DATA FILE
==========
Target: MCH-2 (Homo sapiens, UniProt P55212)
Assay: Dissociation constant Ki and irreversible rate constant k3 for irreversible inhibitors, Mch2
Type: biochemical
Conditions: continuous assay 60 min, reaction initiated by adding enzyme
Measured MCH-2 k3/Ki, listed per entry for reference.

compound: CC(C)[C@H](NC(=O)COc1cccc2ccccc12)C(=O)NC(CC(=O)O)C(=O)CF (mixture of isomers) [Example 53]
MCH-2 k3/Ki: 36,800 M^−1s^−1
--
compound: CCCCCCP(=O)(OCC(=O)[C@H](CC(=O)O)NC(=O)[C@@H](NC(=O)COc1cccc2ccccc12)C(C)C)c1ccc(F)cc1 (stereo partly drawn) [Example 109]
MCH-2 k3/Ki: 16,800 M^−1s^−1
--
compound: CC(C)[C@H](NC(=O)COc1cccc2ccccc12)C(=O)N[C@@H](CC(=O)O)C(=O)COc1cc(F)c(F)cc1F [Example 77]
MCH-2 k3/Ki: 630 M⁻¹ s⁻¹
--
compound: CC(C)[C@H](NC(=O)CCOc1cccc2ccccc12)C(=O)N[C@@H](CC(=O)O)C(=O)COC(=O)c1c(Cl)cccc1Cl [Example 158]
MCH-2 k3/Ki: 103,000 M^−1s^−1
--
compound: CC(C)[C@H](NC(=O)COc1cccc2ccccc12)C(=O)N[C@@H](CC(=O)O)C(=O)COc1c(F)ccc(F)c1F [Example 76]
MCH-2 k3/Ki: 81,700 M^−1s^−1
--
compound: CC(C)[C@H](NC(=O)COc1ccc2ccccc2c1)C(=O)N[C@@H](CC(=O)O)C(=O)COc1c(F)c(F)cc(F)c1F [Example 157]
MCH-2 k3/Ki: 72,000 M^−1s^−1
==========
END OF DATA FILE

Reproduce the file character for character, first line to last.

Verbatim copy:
Target: MCH-2 (Homo sapiens, UniProt P55212)
Assay: Dissociation constant Ki and irreversible rate constant k3 for irreversible inhibitors, Mch2
Type: biochemical
Conditions: continuous assay 60 min, reaction initiated by adding enzyme
Measured MCH-2 k3/Ki, listed per entry for reference.

compound: CC(C)[C@H](NC(=O)COc1cccc2ccccc12)C(=O)NC(CC(=O)O)C(=O)CF (mixture of isomers) [Example 53]
MCH-2 k3/Ki: 36,800 M^−1s^−1
--
compound: CCCCCCP(=O)(OCC(=O)[C@H](CC(=O)O)NC(=O)[C@@H](NC(=O)COc1cccc2ccccc12)C(C)C)c1ccc(F)cc1 (stereo partly drawn) [Example 109]
MCH-2 k3/Ki: 16,800 M^−1s^−1
--
compound: CC(C)[C@H](NC(=O)COc1cccc2ccccc12)C(=O)N[C@@H](CC(=O)O)C(=O)COc1cc(F)c(F)cc1F [Example 77]
MCH-2 k3/Ki: 630 M⁻¹ s⁻¹
--
compound: CC(C)[C@H](NC(=O)CCOc1cccc2ccccc12)C(=O)N[C@@H](CC(=O)O)C(=O)COC(=O)c1c(Cl)cccc1Cl [Example 158]
MCH-2 k3/Ki: 103,000 M^−1s^−1
--
compound: CC(C)[C@H](NC(=O)COc1cccc2ccccc12)C(=O)N[C@@H](CC(=O)O)C(=O)COc1c(F)ccc(F)c1F [Example 76]
MCH-2 k3/Ki: 81,700 M^−1s^−1
--
compound: CC(C)[C@H](NC(=O)COc1ccc2ccccc2c1)C(=O)N[C@@H](CC(=O)O)C(=O)COc1c(F)c(F)cc(F)c1F [Example 157]
MCH-2 k3/Ki: 72,000 M^−1s^−1